Olugbenga ‘GB’ Agboola, Founder & CEO of Flutterwave, on his Quest to Unite Africa through Payments
Transforming Tomorrow is a series where we share lessons learned from the leaders of the enterprise technology companies shaping the future. Founder and CEO of Flutterwave, Olugbenga ‘GB’ Agboola, shares his plans for transforming payments in Africa, and the rest of the world.
While many apps tap into Game Theory and Gamification to boost engagement, African payments company Flutterwave was built on an altogether different principle: Chaos Theory — or, more specifically, The Butterfly Effect.
Introduced in a 1972 paper by meteorologist and mathematician Edward Lorenz, the Butterfly Effect is the idea that a small, unpredictable variable such as a butterfly flapping its wings, could impact a complex system and set off a major event such as a tornado in Texas. GB tapped into this theory when he and his co-founders started Flutterwave, a mobile app that lets people pay bills, send and request money, and track funds.
GB imagined that one day the payment infrastructure that he and his team built in Lagos, Nigeria, could make a significant positive impact on the economies and people of Africa by making it easy for its under-banked population to trade with people and companies nearby and across international borders. The vision: If you are a fabric seller in Lagos you will someday be able to use Flutterwave to collect a payment from a customer in Austin, Texas — and vice versa — in real-time. “Payments have been a barrier to African trade,” says GB. “We wanted to connect Africa to the digital economy and provide access to new prosperity.”
GB is well-suited to such an ambitious challenge. Since he was born and raised in Nigeria, he has firsthand experience with the financial infrastructure of his birth country, as well as neighboring nations. A successful entrepreneur who founded two previous companies, he’s also a software engineer with an MBA and a Master’s degree in Information Technology Security and Behavioral engineering. Earlier in his career, he worked on fintech solutions at several tech companies and financial institutions such as PayPal and Standard Bank.
Just five years after its founding, Flutterwave’s impact on Africa’s fragmented financial and technological ecosystem is becoming clear: The company is now Africa’s largest payment platform by coverage. Flutterwave is knitting together the vast continent’s nations via an API that connects multiple niche payment methods onto one platform. Flutterwave processes 150 kinds of currency and is used in 34 of Africa’s 54 nations, including Ghana, South Africa and Uganda. More than 25,000 entrepreneurs use the Flutterwave store to sell their wares, and the company processes payments for more than 300,000 merchants.
The company’s addressable market is astonishing. The African population is expected to double, to 2.5 billion, by 2050. So far they have few banking or lending options; less than 5% of the African population has a credit card. Prior to Flutterwave, digital payments in many African countries were fragmented and difficult to navigate. Businesses found it difficult to integrate multiple card schemes to receive money from customers. And the only way to pay someone in another country was to use a wire transfer, which is expensive, slow, and not optimized for small payments.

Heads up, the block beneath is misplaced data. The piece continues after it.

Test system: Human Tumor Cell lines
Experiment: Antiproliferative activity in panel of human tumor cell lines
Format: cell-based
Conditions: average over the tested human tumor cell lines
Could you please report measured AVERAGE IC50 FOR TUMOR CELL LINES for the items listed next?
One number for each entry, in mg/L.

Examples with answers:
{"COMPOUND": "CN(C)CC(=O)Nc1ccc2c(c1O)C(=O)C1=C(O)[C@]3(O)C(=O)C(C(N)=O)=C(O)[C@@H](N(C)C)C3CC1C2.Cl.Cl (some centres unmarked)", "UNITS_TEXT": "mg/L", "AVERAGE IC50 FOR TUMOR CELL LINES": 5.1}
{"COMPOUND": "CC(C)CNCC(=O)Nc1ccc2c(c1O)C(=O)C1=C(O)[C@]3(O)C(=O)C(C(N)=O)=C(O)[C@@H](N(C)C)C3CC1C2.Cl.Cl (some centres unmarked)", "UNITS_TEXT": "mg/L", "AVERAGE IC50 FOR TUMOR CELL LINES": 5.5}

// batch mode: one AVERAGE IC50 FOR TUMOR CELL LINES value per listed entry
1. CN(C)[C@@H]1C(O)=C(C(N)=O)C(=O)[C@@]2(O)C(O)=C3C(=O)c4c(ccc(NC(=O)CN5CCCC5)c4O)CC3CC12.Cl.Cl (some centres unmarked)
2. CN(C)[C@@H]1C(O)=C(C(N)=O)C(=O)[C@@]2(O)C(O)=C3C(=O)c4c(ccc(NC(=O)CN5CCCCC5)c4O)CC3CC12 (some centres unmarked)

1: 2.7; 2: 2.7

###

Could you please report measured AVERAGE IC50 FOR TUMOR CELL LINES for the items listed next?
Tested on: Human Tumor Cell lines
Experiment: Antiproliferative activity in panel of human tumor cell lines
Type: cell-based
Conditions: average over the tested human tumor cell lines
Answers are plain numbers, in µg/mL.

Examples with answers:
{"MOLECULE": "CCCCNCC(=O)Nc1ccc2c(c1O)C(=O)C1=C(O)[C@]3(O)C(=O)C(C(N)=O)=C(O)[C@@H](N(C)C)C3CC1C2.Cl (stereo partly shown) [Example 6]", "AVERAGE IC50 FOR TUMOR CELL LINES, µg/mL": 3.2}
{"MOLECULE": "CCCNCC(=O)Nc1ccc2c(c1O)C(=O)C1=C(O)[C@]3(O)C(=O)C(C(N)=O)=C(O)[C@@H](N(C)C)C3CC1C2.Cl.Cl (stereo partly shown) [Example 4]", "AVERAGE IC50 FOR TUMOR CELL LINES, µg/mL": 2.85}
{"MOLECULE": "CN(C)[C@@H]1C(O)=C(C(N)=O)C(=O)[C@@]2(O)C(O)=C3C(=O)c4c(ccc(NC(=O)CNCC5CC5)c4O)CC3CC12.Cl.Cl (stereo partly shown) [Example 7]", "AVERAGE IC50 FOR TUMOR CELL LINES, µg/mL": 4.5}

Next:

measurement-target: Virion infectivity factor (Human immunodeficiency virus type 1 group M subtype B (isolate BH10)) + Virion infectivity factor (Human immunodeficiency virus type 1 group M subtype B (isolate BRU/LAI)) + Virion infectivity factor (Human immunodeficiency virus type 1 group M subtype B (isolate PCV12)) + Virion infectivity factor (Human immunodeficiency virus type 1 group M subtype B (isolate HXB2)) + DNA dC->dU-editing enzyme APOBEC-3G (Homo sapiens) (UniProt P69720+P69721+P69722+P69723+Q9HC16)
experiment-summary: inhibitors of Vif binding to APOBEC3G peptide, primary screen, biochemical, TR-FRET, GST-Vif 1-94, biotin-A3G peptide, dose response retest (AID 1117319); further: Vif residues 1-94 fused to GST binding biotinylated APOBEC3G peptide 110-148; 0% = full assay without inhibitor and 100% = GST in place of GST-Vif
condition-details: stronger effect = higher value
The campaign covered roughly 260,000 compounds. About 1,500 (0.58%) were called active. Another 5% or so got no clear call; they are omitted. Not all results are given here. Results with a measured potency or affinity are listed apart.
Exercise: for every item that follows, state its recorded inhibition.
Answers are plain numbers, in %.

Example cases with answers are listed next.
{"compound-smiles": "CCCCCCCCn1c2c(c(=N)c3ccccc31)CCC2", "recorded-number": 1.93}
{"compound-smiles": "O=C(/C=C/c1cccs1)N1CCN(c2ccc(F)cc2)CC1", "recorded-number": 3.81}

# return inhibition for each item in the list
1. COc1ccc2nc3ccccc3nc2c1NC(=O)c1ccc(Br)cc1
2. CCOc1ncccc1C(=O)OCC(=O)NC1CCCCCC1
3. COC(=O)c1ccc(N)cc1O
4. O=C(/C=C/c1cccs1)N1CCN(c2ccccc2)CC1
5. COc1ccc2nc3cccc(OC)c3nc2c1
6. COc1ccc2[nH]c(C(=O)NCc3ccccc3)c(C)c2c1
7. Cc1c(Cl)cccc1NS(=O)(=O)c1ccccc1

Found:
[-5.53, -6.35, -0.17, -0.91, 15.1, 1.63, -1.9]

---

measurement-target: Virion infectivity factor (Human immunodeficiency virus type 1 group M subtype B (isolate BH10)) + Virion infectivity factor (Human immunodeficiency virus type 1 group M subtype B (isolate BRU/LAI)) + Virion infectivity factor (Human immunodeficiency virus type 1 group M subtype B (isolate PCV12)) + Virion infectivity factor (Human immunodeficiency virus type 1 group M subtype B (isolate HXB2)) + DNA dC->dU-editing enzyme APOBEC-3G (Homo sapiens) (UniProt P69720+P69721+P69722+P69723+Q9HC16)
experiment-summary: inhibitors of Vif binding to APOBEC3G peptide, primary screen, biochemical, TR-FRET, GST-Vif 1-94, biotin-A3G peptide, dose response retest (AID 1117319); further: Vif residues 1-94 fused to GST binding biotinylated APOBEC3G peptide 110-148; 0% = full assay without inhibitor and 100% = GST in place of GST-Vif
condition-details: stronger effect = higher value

Flutterwave allows people to send and receive money to each other in real-time via Barter; pay with a credit card equivalent using Virtual Card; sell goods over the internet with its Store and Invoices products; and pay bills using Checkout.
Flutterwave is also creating new markets and opportunities for multinational corporations who want to tap into Africa’s young, fast-growing, mobile customer base. Because of Flutterwave’s newly-introduced payment options, Microsoft, Netflix, and Uber have been able to expand into countries such as Nigeria.
“The goal was, ‘How do we do something that makes it easy for a business to scale using an advanced payments infrastructure?’ That was the driving force,” says GB. “In the future — for small business, international finance, large multinational business, and the African continent — all the barriers will be broken down.”
Trust and security were critical considerations for the product team, says GB. “When you have money in your bank account, you care about the fraud that can happen with your money.” So Flutterwave requires two-factor authentication for each transaction — another first for a payment app in Africa and has built a proactive support strategy to ensure that its merchants’ payments systems do not break.
As the company continues to march toward its goal of connecting the African people and economy to the world, it will need to contend with the myriad laws and regulations of other countries. Earlier this year, Flutterwave hired its first executive in charge of regulations and government affairs. The company has prioritized building trust with regulators, banks, customers, partners, and the public, through robust compliance architecture and security processes that support verification, security, and compliance.
“The world is becoming more and more of a global village,” says GB of his mission. “Any service that people like to use in San Francisco will be used in Lagos. When payments can exchange hands quickly, borders become less and less important.”
The proliferation of digital banking worldwide has been a critical development for financial inclusion of those historically excluded from traditional banking services. At Salesforce Ventures, we target fintech solutions that promote equal opportunity and economic empowerment for women and underrepresented groups. If that sounds like your business, we hope you will reach out.